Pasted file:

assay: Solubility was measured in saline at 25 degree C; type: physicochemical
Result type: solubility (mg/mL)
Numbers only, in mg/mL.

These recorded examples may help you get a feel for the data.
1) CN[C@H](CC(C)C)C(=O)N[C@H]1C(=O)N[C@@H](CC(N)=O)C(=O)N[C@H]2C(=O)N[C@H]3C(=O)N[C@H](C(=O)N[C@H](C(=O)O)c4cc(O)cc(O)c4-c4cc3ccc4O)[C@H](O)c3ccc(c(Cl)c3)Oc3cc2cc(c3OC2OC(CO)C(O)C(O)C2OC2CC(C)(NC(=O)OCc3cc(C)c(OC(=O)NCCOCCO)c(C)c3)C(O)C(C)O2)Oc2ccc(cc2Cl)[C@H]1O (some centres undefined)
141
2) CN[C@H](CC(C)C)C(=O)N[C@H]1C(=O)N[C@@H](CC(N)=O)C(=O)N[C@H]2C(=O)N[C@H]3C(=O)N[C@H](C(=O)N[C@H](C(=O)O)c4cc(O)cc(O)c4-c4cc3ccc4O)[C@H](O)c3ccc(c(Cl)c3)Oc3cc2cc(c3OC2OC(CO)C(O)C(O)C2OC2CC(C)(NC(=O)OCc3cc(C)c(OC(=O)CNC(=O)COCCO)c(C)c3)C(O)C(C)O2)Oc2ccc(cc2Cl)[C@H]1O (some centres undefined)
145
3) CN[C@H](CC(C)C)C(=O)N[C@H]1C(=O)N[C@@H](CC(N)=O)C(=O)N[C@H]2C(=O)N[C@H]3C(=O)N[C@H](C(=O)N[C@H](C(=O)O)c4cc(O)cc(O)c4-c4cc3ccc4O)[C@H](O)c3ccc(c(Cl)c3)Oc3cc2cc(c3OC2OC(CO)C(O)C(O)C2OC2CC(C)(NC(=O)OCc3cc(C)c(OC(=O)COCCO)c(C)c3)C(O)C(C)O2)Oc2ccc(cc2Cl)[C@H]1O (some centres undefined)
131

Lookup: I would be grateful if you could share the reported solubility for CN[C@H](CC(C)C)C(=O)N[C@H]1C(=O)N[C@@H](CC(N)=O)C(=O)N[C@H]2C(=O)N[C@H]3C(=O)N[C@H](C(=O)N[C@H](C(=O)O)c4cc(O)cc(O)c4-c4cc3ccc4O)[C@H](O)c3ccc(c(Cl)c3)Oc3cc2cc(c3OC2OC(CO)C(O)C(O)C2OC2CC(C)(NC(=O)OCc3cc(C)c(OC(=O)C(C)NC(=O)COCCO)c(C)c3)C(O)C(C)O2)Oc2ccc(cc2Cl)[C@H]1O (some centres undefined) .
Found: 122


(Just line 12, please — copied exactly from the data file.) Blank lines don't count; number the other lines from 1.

Found: 122